This elegant figure is an important example of the Northern Wei (386－534) sculptural tradition, displaying the costumes of the living though its long draping robes and sleeves, and its square headdress. Ceramic sculptures modelled in the round and with slightly elongated features were made following the move of the Northern Wei capital to Luoyang in 494, and display the foreign Tuoba rulers' awareness and adoption of Han Chinese aesthetics. The tall hat with visor and 'ear muffs' on this figure is discussed in Ezekiel Schloss, Ancient Chinese Ceramic Sculpture, vol. I
, Stamford, 1977, p. 155, who notes that this style of Northern Wei hat was worn by both male and female members of the aristocracy. It is however more likely that it denotes military officers, as suggested in the catalogue to the exhibition China. Dawn of a Golden Age, 200-750 AD
, The Metropolitan Museum of Art, New York, 2004, p. 234, where a ceramic head with a similar hat, recovered from the Yongning temple, Luoyang, is published, cat. no. 130d.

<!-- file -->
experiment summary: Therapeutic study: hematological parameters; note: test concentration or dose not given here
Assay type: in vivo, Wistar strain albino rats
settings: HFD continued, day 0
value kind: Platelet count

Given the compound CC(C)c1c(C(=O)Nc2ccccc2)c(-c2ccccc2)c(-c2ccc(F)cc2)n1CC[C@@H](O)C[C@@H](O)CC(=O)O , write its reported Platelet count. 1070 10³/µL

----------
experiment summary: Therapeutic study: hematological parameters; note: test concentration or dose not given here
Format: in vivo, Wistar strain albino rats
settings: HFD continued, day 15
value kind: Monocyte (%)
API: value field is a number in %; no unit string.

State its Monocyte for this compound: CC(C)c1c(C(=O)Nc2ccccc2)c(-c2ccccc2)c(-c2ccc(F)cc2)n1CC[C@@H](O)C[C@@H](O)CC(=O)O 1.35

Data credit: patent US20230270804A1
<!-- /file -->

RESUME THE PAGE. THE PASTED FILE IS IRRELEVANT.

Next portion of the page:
A similar ceramic figure is illustrated in Satō Masahiko, Tōji taikei: Chūgoku no dogū [Clay figurines of China], Tokyo, 1972, pl. 43; another attributed to the Six Dynasties period is illustrated in Mayuyama, Seventy Years, Tokyo, 1976, vol. I, pl. 156, together with one from the Matsuoka Museum of Art, Tokyo, pl. 160, and a smaller example with an exaggerated hat from the Tenri Sankōkan Museum, Nara, pl. 159, and another, pl. 155, sold in our New York rooms, 19th/20th March 2013, lot 18 (fig. 1); and a further figure was sold at Christie's London, 12th October 1970, lot 98. Compare also a figure of this type with its hands visible, illustrated in Sekai tōji zenshū / Ceramic Art of the World, vol. 10, Tokyo, 1982, pl. 284, together with a smaller example, pl. 283.